That’s daunting given that the technology isn’t available. Investment in these innovations may be the champion of this week’s deliberations. On Monday, Bill Gates, Mark Zuckerberg and other business entrepreneurs announced a new fund to boost private sector interests in clean energy technology. A sister program recruited 20 nations to promise $20 billion for similar projects in the public sector. And on Tuesday, France pledged 2 billion euros over the next four years to African countries to develop in renewable energy sources.

Shutting off lights when you leave a room, switching to solar or driving a hybrid can help the cause. But cutting the emissions to zero would require an international commitment on par with the World Wars. Unlike the Kyoto agreement, the Paris talks are non-binding from a legal perspective.

“I think countries will come to an agreement in Paris because the obligations are based on voluntary pledges,” Barrett said. “It’s easy to agree to something when you know you’re not really going to be held accountable. And it’s somewhat I think deceptive to think that this is a success.”

But even binding agreements, like Kyoto, have failed to stop emissions in many nations. Plus, three of the biggest perpetrators — the U.S., China and India — wouldn’t ratify or wouldn’t agree to binding emissions targets with the Kyoto protocol.

Oppenheimer compares the situation to the threat of nuclear annihilation in 1950s and 1960s, which never came to fruition because of international diplomacy.

“We haven’t completely put the [nuclear weapon] genie back in the bottle, but cooler heads prevailed in countries that found a way to see their mutual interest in not annihilating each other,” Oppenheimer said.

But oddly, the atomic bomb provides a historical example of the type of innovation needed to save the planet from greenhouse gases. The Manhattan Project took five decades of atomic research and created a weapon in just four years that quite literally shook the world. The globe would see a tidal shift — either in renewable energy or carbon capture — on par with the scale of the atomic bomb to rectify our current situation.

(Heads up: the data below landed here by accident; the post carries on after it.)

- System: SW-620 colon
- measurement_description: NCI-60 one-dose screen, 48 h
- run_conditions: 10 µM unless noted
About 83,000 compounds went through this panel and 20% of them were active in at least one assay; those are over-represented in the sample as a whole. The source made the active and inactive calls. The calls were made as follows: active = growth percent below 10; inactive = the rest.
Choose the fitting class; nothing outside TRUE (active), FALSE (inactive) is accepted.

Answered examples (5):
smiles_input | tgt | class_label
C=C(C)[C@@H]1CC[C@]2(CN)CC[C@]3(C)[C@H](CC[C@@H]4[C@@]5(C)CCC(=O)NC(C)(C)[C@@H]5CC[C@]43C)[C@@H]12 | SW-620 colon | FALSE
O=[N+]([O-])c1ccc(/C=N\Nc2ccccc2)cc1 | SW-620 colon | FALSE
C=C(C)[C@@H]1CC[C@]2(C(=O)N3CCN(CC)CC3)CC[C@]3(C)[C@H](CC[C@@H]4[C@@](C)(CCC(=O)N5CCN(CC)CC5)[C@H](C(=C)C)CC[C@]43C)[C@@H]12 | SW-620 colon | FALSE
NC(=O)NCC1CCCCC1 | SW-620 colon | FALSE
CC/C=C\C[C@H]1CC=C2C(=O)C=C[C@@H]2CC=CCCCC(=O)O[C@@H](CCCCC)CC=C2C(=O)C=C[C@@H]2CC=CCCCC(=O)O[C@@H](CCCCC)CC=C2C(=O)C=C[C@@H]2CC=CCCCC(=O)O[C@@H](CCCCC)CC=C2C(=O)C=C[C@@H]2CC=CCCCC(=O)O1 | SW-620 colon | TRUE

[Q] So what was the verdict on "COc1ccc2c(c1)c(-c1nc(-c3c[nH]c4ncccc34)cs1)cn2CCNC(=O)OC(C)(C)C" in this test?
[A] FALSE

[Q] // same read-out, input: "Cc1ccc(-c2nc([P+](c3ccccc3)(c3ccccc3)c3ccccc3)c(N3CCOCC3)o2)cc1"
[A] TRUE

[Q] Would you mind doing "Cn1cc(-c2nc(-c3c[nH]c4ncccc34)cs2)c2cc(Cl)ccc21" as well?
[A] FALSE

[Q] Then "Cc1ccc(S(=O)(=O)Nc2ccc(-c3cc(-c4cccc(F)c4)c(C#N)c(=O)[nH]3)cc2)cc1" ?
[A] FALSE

That could happen with a major investment in renewable and carbon capture technology, Oppenheimer said, adding that he remains hopeful, despite the challenges:

As a whole, I think humans will in their own messy way start dealing with the problem. We throw up lots of obstacles for ourselves, create lots of mess, and then we clean up after ourselves. Climate change is like that. Some of the clean up is ugly and some of the mess really doesn’t go away, but my expectation is if you look back a century from now on what happened, we’ll probably say this is the period of time where we actually got seriously started, and we averted the worst kinds of outcomes.

5 thoughts on “Are we disarming a bomb that’s already gone off?

  1. I don’t thing they are really comparable either; we like wars and blowing stuff up – we’ve been doing it since time immemorial. I don’t see the bomb as something humanity should be proud of or to put a positive spin on, and even its creator had moral reservations. Even a questionable benefit of nuclear energy isn’t even something we can seriously consider for our future because we cannot dispose of the waste. The benefits of wind and solar are overblown (pardon the pun); and only take into account the benefits to humans, and not the continued destruction of habitat and wildlife in order to take more for ourselves.

    What we don’t like to cut back on our creature comforts, or screwing and breeding, or change. So you won’t see such quick progress as we have with making bombs for keeping the world free and safe (for humans only). I have no faith in these talks either. 😦

  2. I’m concerned as well that the world’s indigenous voices are being excluded from the talks (surprise!). Their input and spirituality, and connection to the land, water and wildlife is sorely needed to offset the majority opinion of greed, selfishness, shallowness, maintaining their power and control, and lack of spirituality. And I love India as well: